Approved by the Transportation Policy Committee on February 8, 2011
Approved by the Public Policy Committee on March 29, 2011
Adopted by the Board of Direction on July 30, 2011
The American Society of Civil Engineers (ASCE) supports an integrated and proactive approach to maintaining and improving the nation’s air quality. Clean Air Act regulations should be revised to maximize the flexibility in transportation planning to meet community needs without compromising improvements in air quality or interfering with the attainment and maintenance of the national ambient air quality standards.
Section 176 (c) of the Clean Air Act prohibits the federal government from engaging in, supporting, providing financial assistance for, licensing, permitting, or approving any projects in areas classified as “nonattainment” under the Clean Air Act unless it can be demonstrated that those projects would conform to the State Implementation Plan (SIP) or plans for the same nonattainment area. Conformity is defined as demonstrating that a project conforms to the SIP’s purpose of eliminating or reducing the severity and number of violations of the National Ambient Air Quality Standards (NAAQS) and achieving expeditious attainment of such standards.
Transportation planning agencies must show that proposed projects, as well as Statewide Transportation Improvement Plans (STIPs) that are updated on varying schedules, conform with any applicable SIPs. There is currently no requirement that states with nonattainment areas regularly update their SIPs. Additionally, planning cycles for short and long range transportation plans and state clean air implementation plans are not coordinated, increasing the burden on state and local officials to adjust transportation plans and the possibility that an area will be found not in conformity, and thus subject to a cut-off of federal funding.
The Clean Air Act, last amended in 1990, requires the Environmental Protection Agency (EPA) to establish National Ambient Air Quality Standards at levels necessary to protect the public health with an adequate margin of safety based on the best available scientific data. Despite steady improvements in air quality since the Act’s passage in 1970, as of December 2010, the air in 438 counties, with a combined population of 157.2 million, was classified as “nonattainment” for one or more of the NAAQS, primarily ozone, carbon monoxide, and particulates.
States containing nonattainment areas are required to develop implementation plans to control air pollution from stationary sources, such as power plants, as well as mobile sources, such as automobiles, as a strategy for bringing air quality into alignment with NAAQS and maintaining it there. While an area’s TIP’s and long range transportation plan are updated regularly, the requirement to demonstrate conformity with the applicable SIP can require revisions to these transportation plans in order to remain in conformity. Without the incorporation of federal activities into and the regular and synchronized update of SIPs to reflect appropriate changes in background, mobile, and stationary sources of air pollution, significant transportation improvements may require deferral, reduction in scope, or inclusion of additional offsetting improvements in order to avoid a lapse in conformity. The potential result is reduced flexibility in meeting an area’s transportation needs and in some cases, capital expenditures with minimal reduction in emissions.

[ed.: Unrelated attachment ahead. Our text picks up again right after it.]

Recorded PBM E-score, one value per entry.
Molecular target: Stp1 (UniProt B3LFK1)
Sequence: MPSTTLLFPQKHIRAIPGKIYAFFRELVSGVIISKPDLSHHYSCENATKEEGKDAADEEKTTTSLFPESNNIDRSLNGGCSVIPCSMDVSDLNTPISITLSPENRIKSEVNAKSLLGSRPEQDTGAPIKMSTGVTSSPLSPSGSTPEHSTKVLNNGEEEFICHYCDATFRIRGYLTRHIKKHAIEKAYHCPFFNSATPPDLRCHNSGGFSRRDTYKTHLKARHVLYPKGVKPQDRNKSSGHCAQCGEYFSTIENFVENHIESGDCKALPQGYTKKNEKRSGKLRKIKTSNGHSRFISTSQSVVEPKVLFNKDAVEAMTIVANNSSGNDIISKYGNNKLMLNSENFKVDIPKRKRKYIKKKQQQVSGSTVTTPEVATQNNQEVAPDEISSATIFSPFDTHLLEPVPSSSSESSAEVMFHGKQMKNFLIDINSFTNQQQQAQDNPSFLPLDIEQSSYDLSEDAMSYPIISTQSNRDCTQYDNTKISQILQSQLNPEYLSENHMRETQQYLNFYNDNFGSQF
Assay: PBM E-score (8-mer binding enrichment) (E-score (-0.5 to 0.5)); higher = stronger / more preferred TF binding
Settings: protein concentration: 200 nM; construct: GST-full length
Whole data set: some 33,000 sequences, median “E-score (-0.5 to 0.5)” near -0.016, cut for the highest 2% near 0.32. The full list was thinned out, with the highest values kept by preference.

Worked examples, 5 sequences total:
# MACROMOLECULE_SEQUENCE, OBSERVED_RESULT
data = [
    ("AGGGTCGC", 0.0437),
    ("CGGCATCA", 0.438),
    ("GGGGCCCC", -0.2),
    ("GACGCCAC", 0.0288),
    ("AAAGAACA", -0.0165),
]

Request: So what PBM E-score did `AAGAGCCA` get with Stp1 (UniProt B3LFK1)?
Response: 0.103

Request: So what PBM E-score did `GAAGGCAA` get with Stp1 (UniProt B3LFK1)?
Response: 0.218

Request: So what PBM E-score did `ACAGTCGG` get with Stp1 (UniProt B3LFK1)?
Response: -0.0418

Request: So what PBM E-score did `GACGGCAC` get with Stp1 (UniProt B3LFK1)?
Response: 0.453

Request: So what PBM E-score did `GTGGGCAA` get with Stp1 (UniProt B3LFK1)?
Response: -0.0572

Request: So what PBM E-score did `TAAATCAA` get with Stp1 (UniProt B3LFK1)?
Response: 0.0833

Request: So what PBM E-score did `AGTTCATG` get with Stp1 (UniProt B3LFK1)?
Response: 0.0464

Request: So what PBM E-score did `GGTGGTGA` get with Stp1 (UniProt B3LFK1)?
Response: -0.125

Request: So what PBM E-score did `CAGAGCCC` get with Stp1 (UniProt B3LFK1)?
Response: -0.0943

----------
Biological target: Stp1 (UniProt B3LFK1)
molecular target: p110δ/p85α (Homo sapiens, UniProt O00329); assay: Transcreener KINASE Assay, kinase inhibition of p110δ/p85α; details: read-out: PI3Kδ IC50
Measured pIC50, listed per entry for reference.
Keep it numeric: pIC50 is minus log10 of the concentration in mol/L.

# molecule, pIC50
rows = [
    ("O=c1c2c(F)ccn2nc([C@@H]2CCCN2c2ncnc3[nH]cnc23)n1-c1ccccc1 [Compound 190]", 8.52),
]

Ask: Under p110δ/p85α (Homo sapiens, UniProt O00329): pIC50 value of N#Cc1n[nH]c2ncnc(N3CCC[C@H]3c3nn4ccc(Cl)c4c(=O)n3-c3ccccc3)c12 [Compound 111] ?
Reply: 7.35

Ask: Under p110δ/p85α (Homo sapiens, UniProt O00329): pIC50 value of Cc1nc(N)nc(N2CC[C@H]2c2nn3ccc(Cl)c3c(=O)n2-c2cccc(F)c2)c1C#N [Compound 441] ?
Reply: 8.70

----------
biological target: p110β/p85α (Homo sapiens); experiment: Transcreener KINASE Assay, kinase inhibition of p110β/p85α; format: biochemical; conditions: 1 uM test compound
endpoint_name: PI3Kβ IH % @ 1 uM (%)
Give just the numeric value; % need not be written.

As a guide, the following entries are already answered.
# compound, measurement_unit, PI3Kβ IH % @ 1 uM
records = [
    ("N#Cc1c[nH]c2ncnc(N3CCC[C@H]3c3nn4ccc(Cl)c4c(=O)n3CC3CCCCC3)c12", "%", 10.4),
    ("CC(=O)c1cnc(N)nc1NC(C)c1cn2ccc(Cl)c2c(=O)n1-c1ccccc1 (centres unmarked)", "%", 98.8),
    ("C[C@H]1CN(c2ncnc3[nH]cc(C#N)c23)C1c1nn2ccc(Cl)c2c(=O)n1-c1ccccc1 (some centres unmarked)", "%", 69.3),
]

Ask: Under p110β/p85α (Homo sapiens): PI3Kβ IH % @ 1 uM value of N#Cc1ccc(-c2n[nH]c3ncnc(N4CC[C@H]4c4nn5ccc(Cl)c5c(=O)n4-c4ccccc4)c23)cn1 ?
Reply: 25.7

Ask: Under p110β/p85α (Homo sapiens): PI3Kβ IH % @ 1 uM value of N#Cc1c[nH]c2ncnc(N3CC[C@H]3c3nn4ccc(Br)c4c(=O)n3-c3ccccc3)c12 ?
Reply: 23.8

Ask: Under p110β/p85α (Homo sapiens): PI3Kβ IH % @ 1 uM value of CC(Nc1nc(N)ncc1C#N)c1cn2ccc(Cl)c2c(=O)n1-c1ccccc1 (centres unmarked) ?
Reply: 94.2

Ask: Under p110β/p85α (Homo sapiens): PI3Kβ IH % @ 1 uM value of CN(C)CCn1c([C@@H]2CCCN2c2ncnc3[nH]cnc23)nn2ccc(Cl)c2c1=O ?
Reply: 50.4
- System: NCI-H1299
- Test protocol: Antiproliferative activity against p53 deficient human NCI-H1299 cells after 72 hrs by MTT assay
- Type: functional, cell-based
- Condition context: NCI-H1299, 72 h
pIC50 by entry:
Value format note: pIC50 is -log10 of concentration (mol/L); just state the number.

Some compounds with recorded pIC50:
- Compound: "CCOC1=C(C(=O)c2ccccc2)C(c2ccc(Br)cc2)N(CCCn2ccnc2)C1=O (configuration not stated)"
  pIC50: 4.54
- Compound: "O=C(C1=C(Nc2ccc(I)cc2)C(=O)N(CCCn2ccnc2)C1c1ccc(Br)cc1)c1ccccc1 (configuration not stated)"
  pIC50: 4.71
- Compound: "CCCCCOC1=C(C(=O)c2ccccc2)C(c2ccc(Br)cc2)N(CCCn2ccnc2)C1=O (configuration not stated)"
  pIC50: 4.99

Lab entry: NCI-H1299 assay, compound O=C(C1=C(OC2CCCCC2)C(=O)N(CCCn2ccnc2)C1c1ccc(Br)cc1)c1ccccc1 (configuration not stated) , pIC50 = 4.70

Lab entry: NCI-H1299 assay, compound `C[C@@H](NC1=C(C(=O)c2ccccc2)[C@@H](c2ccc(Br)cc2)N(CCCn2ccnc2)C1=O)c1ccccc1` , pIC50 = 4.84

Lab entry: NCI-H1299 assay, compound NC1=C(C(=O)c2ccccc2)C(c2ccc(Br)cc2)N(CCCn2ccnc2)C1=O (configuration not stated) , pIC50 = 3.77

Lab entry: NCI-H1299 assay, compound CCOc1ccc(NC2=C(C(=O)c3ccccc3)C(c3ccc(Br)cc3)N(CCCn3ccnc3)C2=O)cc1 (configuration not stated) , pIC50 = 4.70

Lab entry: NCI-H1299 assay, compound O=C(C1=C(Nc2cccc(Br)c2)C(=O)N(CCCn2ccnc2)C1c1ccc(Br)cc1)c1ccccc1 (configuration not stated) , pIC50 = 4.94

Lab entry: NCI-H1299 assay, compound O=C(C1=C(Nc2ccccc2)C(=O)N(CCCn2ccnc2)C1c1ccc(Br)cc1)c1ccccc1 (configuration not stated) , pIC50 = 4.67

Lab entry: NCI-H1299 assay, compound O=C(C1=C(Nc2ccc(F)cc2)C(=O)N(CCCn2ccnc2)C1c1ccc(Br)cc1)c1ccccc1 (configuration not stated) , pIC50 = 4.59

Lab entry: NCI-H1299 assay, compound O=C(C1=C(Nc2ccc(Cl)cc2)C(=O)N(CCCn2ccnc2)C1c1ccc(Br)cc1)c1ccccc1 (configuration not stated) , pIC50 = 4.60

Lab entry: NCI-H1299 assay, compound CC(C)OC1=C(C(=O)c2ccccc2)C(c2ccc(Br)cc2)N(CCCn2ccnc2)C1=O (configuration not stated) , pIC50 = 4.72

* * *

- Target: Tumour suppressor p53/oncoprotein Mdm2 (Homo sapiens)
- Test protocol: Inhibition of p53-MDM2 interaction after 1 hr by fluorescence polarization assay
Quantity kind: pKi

A 2003 report from the General Accounting Office (Federal Planning Requirements for Transportation and Air Quality Protection Could Potentially Be More Efficient and Better Linked, GAO-03-581) specifically recommends extending the time frame for updating long range transportation plans to better coordinate demonstrations of conformity without reducing the protection of air quality and assessing a change to the Clean Air Act to include periodic updates of state air quality plans to synchronize with transportation planning.
Proposed amendments to the Clean Air Act would introduce revised standards for some criteria pollutants and possibly new criteria pollutant standards. If enacted, these revisions would affect SIPs, making a streamlined process for incorporating and synchronizing federal activities appropriate. The streamlined process can include measures such as the incorporation of a facility-wide emission budget to more efficiently accommodate minor facility-related actions, use of early emission reduction credits to emissions in advance of the conformity-driven timeframes, and flexibility in the timing of mitigation measures and offsets to achieve greater permanent long term environmental benefits by accommodating temporary periods when emissions are not fully mitigated under certain conditions. Other measures that support the elimination or reduction in severity and number of violations of NAAQS and achieving expeditious attainment of these standards while supporting state and local air quality agency objectives in a streamlined and synchronized manner are desirable.
ASCE Policy Statement 327
First Approved in 1987